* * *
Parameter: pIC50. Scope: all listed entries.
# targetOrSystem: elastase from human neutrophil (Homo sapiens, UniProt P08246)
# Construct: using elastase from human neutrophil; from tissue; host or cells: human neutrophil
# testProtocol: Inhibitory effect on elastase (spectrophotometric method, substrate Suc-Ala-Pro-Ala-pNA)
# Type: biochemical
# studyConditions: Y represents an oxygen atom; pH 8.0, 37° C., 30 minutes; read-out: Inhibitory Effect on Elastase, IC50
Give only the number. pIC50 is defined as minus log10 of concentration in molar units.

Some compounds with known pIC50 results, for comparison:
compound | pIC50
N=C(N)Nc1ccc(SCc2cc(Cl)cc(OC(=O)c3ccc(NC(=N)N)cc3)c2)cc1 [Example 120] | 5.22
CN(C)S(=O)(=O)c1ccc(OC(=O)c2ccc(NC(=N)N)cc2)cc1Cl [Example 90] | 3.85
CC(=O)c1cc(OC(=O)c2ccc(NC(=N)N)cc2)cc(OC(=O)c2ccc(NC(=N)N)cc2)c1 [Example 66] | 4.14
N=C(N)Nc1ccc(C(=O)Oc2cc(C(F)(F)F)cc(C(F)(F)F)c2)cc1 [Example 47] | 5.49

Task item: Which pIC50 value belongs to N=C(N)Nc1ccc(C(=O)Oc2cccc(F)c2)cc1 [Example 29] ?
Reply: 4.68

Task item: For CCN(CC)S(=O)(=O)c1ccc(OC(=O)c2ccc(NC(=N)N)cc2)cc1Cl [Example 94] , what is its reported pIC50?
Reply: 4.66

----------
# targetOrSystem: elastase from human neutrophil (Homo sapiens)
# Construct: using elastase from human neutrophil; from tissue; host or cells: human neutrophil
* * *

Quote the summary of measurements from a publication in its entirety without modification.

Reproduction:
Parameter: pIC50. Scope: all listed entries.
# targetOrSystem: elastase from human neutrophil (Homo sapiens, UniProt P08246)
# Construct: using elastase from human neutrophil; from tissue; host or cells: human neutrophil
# testProtocol: Inhibitory effect on elastase (spectrophotometric method, substrate Suc-Ala-Pro-Ala-pNA)
# Type: biochemical
# studyConditions: Y represents an oxygen atom; pH 8.0, 37° C., 30 minutes; read-out: Inhibitory Effect on Elastase, IC50
Give only the number. pIC50 is defined as minus log10 of concentration in molar units.

Some compounds with known pIC50 results, for comparison:
compound | pIC50
N=C(N)Nc1ccc(SCc2cc(Cl)cc(OC(=O)c3ccc(NC(=N)N)cc3)c2)cc1 [Example 120] | 5.22
CN(C)S(=O)(=O)c1ccc(OC(=O)c2ccc(NC(=N)N)cc2)cc1Cl [Example 90] | 3.85
CC(=O)c1cc(OC(=O)c2ccc(NC(=N)N)cc2)cc(OC(=O)c2ccc(NC(=N)N)cc2)c1 [Example 66] | 4.14
N=C(N)Nc1ccc(C(=O)Oc2cc(C(F)(F)F)cc(C(F)(F)F)c2)cc1 [Example 47] | 5.49

Task item: Which pIC50 value belongs to N=C(N)Nc1ccc(C(=O)Oc2cccc(F)c2)cc1 [Example 29] ?
Reply: 4.68

Task item: For CCN(CC)S(=O)(=O)c1ccc(OC(=O)c2ccc(NC(=N)N)cc2)cc1Cl [Example 94] , what is its reported pIC50?
Reply: 4.66

----------
# targetOrSystem: elastase from human neutrophil (Homo sapiens)
# Construct: using elastase from human neutrophil; from tissue; host or cells: human neutrophil